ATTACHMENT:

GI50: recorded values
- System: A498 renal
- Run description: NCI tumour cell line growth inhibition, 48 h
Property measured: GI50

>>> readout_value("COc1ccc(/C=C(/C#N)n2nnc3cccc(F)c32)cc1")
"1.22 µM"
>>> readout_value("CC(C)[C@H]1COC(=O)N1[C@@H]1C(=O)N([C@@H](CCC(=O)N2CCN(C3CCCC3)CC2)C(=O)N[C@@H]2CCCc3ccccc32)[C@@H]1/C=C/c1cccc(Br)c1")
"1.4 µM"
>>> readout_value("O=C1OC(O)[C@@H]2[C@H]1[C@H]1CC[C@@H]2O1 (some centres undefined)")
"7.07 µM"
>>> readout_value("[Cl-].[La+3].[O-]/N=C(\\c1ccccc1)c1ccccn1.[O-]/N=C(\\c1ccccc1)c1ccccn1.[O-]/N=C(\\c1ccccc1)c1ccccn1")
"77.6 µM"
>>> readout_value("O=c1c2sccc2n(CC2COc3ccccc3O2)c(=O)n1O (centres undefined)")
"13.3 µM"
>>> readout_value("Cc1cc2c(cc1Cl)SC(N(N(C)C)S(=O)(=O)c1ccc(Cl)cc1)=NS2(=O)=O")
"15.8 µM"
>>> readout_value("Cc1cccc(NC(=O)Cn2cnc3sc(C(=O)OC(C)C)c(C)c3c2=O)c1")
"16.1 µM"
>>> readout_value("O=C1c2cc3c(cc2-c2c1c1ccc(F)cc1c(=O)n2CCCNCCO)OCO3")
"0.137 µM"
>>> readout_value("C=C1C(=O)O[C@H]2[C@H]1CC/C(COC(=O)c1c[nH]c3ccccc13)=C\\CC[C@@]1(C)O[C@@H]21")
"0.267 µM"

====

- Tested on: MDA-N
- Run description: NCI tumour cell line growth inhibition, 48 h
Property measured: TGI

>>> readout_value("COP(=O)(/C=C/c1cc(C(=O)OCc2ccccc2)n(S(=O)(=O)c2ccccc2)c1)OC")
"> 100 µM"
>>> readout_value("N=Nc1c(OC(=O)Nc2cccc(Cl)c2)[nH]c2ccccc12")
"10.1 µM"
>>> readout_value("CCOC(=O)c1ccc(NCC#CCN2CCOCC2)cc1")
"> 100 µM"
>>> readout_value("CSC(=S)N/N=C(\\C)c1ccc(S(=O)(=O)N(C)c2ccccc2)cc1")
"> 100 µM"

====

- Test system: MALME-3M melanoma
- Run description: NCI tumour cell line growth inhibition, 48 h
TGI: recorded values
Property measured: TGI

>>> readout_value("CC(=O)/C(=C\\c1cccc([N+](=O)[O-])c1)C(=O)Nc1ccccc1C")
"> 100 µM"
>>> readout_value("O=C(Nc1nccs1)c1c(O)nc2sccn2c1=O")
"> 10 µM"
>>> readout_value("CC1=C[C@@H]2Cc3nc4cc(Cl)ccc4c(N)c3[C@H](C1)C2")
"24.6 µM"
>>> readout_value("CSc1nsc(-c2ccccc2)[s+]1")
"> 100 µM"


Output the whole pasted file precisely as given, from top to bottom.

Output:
GI50: recorded values
- System: A498 renal
- Run description: NCI tumour cell line growth inhibition, 48 h
Property measured: GI50

>>> readout_value("COc1ccc(/C=C(/C#N)n2nnc3cccc(F)c32)cc1")
"1.22 µM"
>>> readout_value("CC(C)[C@H]1COC(=O)N1[C@@H]1C(=O)N([C@@H](CCC(=O)N2CCN(C3CCCC3)CC2)C(=O)N[C@@H]2CCCc3ccccc32)[C@@H]1/C=C/c1cccc(Br)c1")
"1.4 µM"
>>> readout_value("O=C1OC(O)[C@@H]2[C@H]1[C@H]1CC[C@@H]2O1 (some centres undefined)")
"7.07 µM"
>>> readout_value("[Cl-].[La+3].[O-]/N=C(\\c1ccccc1)c1ccccn1.[O-]/N=C(\\c1ccccc1)c1ccccn1.[O-]/N=C(\\c1ccccc1)c1ccccn1")
"77.6 µM"
>>> readout_value("O=c1c2sccc2n(CC2COc3ccccc3O2)c(=O)n1O (centres undefined)")
"13.3 µM"
>>> readout_value("Cc1cc2c(cc1Cl)SC(N(N(C)C)S(=O)(=O)c1ccc(Cl)cc1)=NS2(=O)=O")
"15.8 µM"
>>> readout_value("Cc1cccc(NC(=O)Cn2cnc3sc(C(=O)OC(C)C)c(C)c3c2=O)c1")
"16.1 µM"
>>> readout_value("O=C1c2cc3c(cc2-c2c1c1ccc(F)cc1c(=O)n2CCCNCCO)OCO3")
"0.137 µM"
>>> readout_value("C=C1C(=O)O[C@H]2[C@H]1CC/C(COC(=O)c1c[nH]c3ccccc13)=C\\CC[C@@]1(C)O[C@@H]21")
"0.267 µM"

====

- Tested on: MDA-N
- Run description: NCI tumour cell line growth inhibition, 48 h
Property measured: TGI

>>> readout_value("COP(=O)(/C=C/c1cc(C(=O)OCc2ccccc2)n(S(=O)(=O)c2ccccc2)c1)OC")
"> 100 µM"
>>> readout_value("N=Nc1c(OC(=O)Nc2cccc(Cl)c2)[nH]c2ccccc12")
"10.1 µM"
>>> readout_value("CCOC(=O)c1ccc(NCC#CCN2CCOCC2)cc1")
"> 100 µM"
>>> readout_value("CSC(=S)N/N=C(\\C)c1ccc(S(=O)(=O)N(C)c2ccccc2)cc1")
"> 100 µM"

====

- Test system: MALME-3M melanoma
- Run description: NCI tumour cell line growth inhibition, 48 h
TGI: recorded values
Property measured: TGI

>>> readout_value("CC(=O)/C(=C\\c1cccc([N+](=O)[O-])c1)C(=O)Nc1ccccc1C")
"> 100 µM"
>>> readout_value("O=C(Nc1nccs1)c1c(O)nc2sccn2c1=O")
"> 10 µM"
>>> readout_value("CC1=C[C@@H]2Cc3nc4cc(Cl)ccc4c(N)c3[C@H](C1)C2")
"24.6 µM"
>>> readout_value("CSc1nsc(-c2ccccc2)[s+]1")
"> 100 µM"